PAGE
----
A white American male born with the name "Adam" wants to "identify" as a Filipino named "Ja Du."  Ja Du loves Filipino food and enjoys watching the History Channel when programs about Filipino culture and history are broadcast.  For these reasons, he feels most comfortable in his skin when he thinks of himself as Filipino.

WTSP:

Ja Du, born a white male named Adam, now considers himself a Filipino. Turns out the purple ride he drives around in is called a Tuk Tuk, an Asian-derived vehicle used for public transit in the Philippines he says.

Ja Du is part of a small, but growing community of people who considers themselves transracial. It refers to someone born one race, but identifies with another.

Sound weird? Not to them. Ja Du says he grew up enjoying Filipino food, events and the overall culture.

"Whenever I'm around the music, around the food, I feel like I'm in my own skin," he said.

"I'd watch the history channel sometimes for hours you know whenever it came to that and you know nothing else intrigued me more but things about Filipino culture."

If you're thinking this sounds familiar, you might remember the story of Rachel Dolezal. Dolezal was born white, but identified as black and portrayed herself as such. She was even the president of the Spokane, Washington, chapter of the NAACP.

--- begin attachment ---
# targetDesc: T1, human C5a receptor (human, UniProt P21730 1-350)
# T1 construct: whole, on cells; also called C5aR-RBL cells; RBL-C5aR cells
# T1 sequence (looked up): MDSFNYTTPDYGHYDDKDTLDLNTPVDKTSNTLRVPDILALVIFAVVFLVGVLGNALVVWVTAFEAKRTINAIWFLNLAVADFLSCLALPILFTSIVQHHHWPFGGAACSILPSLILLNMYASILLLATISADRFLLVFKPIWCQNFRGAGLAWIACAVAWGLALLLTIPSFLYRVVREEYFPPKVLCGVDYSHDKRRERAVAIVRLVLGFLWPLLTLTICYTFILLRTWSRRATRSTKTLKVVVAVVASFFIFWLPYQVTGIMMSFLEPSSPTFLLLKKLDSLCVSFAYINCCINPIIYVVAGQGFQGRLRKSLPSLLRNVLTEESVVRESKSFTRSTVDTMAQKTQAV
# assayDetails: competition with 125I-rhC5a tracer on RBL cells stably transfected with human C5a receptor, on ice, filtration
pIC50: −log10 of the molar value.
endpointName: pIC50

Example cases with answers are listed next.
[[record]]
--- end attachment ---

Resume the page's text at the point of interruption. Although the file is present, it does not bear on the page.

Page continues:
After she appeared on an episode of Dr. Phil, the term transracial started to become more widely known. Now, we are finding out this community of people who identify as another race is growing. If you look on Facebook, where we found Ja Du, groups dubbed transracial are popping up with dozens of members.

Dr. Stacey Scheckner is a licensed psychologist with a B.A. from Washington University, plus M.A. and doctorate from Florida State. She hasn't had a client who wanted to change their race but has worked with many clients wanting to change their body in some way.

"If someone feels that they feel at home with a certain religion, a certain race, a certain culture, I think that if that's who they really feel inside life is about finding out who you are. The more knowledge you have of yourself, the happier you can be," she said.

"And, as long as it's not hurting yourself or anyone else, I don't see a problem with that."

I don't care how some loons "identify."  They can believe themselves to be unicorns, and it's not my business.

But "transracialism" becomes our business because of the political implications of being able to change one's race simply by declaring it.  As a "Filipino," Ja Du would be eligible for certain preferences and privileges that a white male would not be.  Does being comfortable with who you are trump the idea that affirmative action and other race-based policies should be reserved for minorities who have historically been disadvantaged?

If we are to dump that definition, what's to stop anyone wanting to take advantage of racial preferences from changing his race on a whim?

The next step for these "transracialists" is to get legal recognition in the courts.  How do you "prove" that you "feel" black?  Or any race other than the one you were born into?  There are enough federal judges in America eager to make new law and recognize even the most fantastically idiotic class of "oppressed" people.  It's going to happen, and it will happen sooner than we can imagine.

Is this a new sign of the coming American apocalypse?  Or just a passing fad that will die out in a few years?  We can hope for the former, but judging by recent history, we should prepare for the latter.